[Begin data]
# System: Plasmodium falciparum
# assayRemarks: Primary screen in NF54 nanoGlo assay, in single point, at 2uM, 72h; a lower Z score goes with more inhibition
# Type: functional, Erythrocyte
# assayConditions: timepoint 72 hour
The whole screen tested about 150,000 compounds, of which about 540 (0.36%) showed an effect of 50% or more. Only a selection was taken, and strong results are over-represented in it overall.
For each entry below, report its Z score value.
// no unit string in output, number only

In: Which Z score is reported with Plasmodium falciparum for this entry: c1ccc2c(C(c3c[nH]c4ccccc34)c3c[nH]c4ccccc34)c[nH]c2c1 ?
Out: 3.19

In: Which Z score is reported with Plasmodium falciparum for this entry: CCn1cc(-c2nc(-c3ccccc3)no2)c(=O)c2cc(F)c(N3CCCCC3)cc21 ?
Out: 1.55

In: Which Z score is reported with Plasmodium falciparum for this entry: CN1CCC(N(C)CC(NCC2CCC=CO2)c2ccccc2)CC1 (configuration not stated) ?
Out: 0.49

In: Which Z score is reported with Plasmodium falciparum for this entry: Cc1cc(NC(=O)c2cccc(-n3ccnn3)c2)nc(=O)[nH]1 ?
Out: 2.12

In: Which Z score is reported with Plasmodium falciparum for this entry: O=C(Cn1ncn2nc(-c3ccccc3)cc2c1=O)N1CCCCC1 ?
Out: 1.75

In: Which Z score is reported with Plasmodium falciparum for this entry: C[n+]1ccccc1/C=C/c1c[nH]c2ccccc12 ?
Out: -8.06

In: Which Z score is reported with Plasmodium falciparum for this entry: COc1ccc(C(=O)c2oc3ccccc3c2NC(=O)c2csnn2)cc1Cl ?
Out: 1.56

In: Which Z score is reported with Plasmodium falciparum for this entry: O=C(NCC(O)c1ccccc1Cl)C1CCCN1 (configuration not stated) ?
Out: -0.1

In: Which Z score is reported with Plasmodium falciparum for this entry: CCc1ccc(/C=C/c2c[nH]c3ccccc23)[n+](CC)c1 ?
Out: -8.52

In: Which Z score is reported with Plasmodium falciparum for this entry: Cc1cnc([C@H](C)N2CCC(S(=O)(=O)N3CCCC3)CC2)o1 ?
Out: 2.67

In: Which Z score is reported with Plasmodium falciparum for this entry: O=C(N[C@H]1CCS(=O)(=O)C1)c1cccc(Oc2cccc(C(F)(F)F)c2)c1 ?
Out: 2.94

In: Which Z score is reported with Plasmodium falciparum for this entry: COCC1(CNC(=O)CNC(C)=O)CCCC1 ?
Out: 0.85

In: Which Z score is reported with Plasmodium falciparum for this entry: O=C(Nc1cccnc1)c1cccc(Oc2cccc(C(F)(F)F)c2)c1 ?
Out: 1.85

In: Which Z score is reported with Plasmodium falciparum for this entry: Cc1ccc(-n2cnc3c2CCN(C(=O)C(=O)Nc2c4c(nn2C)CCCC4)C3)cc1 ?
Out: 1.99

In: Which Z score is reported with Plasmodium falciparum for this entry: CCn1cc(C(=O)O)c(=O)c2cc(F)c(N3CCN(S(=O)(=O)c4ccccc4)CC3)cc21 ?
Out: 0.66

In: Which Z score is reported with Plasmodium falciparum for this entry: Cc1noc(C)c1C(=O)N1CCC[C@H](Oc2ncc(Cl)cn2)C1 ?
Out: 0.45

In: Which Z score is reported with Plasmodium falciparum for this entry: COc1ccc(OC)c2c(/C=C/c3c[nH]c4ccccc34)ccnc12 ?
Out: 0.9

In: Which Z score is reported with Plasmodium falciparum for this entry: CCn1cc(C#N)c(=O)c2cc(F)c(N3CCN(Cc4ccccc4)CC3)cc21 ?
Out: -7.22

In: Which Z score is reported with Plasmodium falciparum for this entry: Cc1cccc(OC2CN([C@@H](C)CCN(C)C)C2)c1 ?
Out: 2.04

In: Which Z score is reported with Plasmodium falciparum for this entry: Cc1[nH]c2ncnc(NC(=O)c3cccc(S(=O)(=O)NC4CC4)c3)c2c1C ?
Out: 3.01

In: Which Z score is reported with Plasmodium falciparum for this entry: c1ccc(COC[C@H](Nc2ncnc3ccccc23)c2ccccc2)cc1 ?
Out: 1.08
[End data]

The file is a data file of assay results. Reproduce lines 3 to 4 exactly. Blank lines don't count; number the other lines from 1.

# Type: functional, Erythrocyte
# assayConditions: timepoint 72 hour